The symptoms of carbon monoxide poisoning can easily be mistaken for the other illnesses such as the flu, food poisoning or a viral infection. Prolonged exposure to CO can lead to these symptoms gradually getting worse and higher levels of carbon monoxide can cause more severe symptoms.
Being able to recognise the main symptoms of carbon monoxide poisoning could save lives and ensure that carbon monoxide poisoning isn't mistaken for something else. It is important to remember that your symptoms will be less severe when you are away from the source of carbon monoxide and to check if others, including pets, are experiencing similar symptoms.
The main symptoms to look out for include:
Having persistent dull headaches and tension type headaches.
Having waves of dizziness or feeling light headed and off balance.
Feeling like you need to be sick (nausea) and actually being sick (vomiting).
Pains in your stomach or lower abdomen, sometimes accompanied by diarrhoea.
Sudden shortness of breath or difficulty breathing (dyspnoea).
Having no energy or feeling tired, sleepy, lethargic and sluggish.
Sudden collapse, seizures or loss of consciousness.
Confusion, difficulty concentrating and becoming easily irritated.
If you think you or someone else is suffering from carbon monoxide poisoning you should seek medical advice ASAP. Your symptoms will often indicate if you have carbon monoxide poisoning but a blood test will confirm the amount of carboxyhaemoglobin in your blood. You will also need to make sure the area where you were exposed to carbon monoxide can be made safe before you or anyone else returns.
If your level of carboxyhaemoglobin is above 30% this would indicate severe carbon monoxide exposure and you will require medical treatment.
Standard oxygen therapy can be given to patients that have been exposed to high levels of carbon monoxide. 100% oxygen will be supplied through a tight-fitting mask. Inhaling concentrated oxygen allows the body to quickly replace the carboxyhaemoglobin.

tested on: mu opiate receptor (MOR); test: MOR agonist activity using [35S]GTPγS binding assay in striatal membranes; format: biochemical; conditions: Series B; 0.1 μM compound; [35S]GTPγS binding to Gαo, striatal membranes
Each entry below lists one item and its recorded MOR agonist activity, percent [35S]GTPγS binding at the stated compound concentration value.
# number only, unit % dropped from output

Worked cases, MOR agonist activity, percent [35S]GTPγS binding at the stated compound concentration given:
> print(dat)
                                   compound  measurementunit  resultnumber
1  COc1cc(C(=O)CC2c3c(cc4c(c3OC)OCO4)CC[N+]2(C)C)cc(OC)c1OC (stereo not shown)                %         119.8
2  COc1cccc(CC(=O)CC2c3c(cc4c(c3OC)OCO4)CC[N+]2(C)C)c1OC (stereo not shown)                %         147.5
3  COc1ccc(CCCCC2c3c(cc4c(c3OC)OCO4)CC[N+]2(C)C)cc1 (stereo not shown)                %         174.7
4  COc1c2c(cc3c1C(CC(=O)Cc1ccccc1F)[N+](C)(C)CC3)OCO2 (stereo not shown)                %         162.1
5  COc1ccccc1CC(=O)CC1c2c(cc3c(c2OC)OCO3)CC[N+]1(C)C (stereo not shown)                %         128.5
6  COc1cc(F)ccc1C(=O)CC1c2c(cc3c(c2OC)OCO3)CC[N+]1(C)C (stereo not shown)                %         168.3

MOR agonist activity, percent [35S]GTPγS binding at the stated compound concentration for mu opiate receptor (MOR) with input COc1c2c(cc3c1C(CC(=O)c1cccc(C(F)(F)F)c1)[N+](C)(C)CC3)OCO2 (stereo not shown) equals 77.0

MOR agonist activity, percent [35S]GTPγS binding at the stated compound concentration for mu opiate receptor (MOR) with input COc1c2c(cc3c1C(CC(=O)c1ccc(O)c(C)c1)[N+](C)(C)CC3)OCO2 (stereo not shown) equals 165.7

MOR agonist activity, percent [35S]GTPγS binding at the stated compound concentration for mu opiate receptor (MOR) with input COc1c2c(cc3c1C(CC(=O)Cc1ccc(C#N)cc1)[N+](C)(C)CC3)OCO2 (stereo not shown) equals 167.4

Hyperbaric oxygen therapy (HBOT) floods the body with pure oxygen and may be offered as a treatment in some cases of carbon monoxide poisoning. It is usually recommended in cases where there has been extensive exposure and nerve damage is suspected.
(doc:544 V1.0). Our articles are reviewed regularly. However, any changes made to standards or legislation following the review date will not have been considered. Please note that we provide abridged, easy-to-understand guidance. To make detailed decisions about your fire safety provisions, you might require further advice or need to consult the full standards and legislation.
Many people are unaware of the devastating effects of carbon monoxide poisoning. Carbon Monoxide has no colour, smell or taste and cannot be detected by the human senses. It is extremely dangerous, binding itself to the haemoglobin in red blood cells and preventing them from transporting oxygen around the body.
According to statistics released by the Office for National Statistics, throughout England and Wales, there are an average of over 60 deaths every year due to accidental exposure to carbon monoxide - up to 45% of which occur in the home.
Figures from the Department of Health and Social Care show that there are around 4000 cases of carbon monoxide poisoning treated in A&E Departments across England each year - even mild cases can exacerbate existing conditions such as respiratory illnesses, leading to fatalities.
According to the Chief Medical Officer (CMO) for England, around 200 per year are hospitalised in England and Wales as a result of accidental carbon monoxide poisoning.
A study of more than 27,000 properties by the Liverpool John Moores University, supported by the Merseyside and West Midlands Fire Services, found that less than 10% of homes have a single carbon monoxide alarm to protect occupants from this deadly gas.
Source: Liverpool John Moores University